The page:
1. The science which has to do with the collection and classification of certain facts respecting the condition of the people in a state. [In this sense gramatically singular.]

2. pl. Classified facts respecting the condition of the people in a state, their health, their longevity, domestic economy, arts, property, and political strength, their resources, the state of the country, etc., or respecting any particular class or interest; especially, those facts which can be stated in numbers, or in tables of numbers, or in any tabular and classified arrangement.

(Stat`is*tol"o*gy) n. [Statistics + -logy.] See Statistics, 2.

(Sta"tive) a. [L. stativus, fr. stare, statum, to stand.] (Mil.) Of or pertaining to a fixed camp, or military posts or quarters. [Obs. or R.]

(Stat"o*blast) n. [Gr. standing (i. e., remaining) + -blast.] (Zoöl.) One of a peculiar kind of internal buds, or germs, produced in the interior of certain Bryozoa and sponges, especially in the fresh- water species; — also called winter buds.

They are protected by a firm covering, and are usually destined to perpetuate the species during the winter season. They burst open and develop in the spring. In some fresh-water sponges they serve to preserve the species during the dry season. See Illust. under Phylactolæmata.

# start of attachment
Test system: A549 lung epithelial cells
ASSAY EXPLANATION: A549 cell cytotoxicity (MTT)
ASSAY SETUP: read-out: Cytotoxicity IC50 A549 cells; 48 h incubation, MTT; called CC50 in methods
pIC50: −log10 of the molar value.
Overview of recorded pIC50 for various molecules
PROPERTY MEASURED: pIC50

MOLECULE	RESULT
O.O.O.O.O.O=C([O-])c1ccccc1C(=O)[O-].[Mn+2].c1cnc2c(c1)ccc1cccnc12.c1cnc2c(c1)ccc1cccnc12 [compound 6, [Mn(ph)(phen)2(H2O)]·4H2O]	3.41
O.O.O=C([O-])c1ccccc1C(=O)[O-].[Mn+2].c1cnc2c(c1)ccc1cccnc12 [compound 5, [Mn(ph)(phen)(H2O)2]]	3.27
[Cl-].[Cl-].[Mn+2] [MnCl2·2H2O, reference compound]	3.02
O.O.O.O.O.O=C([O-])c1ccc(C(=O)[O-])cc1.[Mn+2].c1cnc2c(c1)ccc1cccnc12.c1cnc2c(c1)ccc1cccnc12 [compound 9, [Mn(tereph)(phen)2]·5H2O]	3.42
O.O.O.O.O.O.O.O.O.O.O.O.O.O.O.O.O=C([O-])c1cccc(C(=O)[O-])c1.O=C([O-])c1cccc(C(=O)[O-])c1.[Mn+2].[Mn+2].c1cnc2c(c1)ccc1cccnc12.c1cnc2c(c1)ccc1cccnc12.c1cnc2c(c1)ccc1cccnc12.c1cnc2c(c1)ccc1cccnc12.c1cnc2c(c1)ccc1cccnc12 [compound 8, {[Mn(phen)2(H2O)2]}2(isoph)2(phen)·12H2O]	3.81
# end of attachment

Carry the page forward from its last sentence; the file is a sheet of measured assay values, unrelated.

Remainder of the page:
(Sta*toc"ra*cy) n. [State + -cracy, as in democracy.] Government by the state, or by political power, in distinction from government by ecclesiastical power. [R.] O. A. Brownson.

(Stat"u*a) n. [L.] A statue. [Obs.]

They spake not a word;
But, like dumb statuas or breathing stones,
Gazed each on other.

(Stat"u*a*ry) n.; pl. Statuaries [L. statuarius, n., fr. statuarius, a., of or belonging to statues, fr. statua statue: cf. F. statuaire. See Statue.]

1. One who practices the art of making statues.

On other occasions the statuaries took their subjects from the poets.

2. [L. statuaria (sc. ars): cf. F. statuaire.] The art of carving statues or images as representatives of real persons or things; a branch of sculpture. Sir W. Temple.

3. A collection of statues; statues, collectively.

(Stat"ue) n. [F., fr. L. statua fr. stare, statum, to stand. See Stand.]

1. The likeness of a living being sculptured or modeled in some solid substance, as marble, bronze, or wax; an image; as, a statue of Hercules, or of a lion.

I will raise her statue in pure gold.

2. A portrait. [Obs.] Massinger.

(Stat"ue), v. t. [imp. & p. p. Statued ; p. pr. & vb. n. Statuing.] To place, as a statue; to form a statue of; to make into a statue. "The whole man becomes as if statued into stone and earth." Feltham.

(Stat"ued) a. Adorned with statues. "The statued hall." Longfellow. "Statued niches." G. Eliot.

(Stat"ue*less) a. Without a statue.

  By PanEris using Melati.

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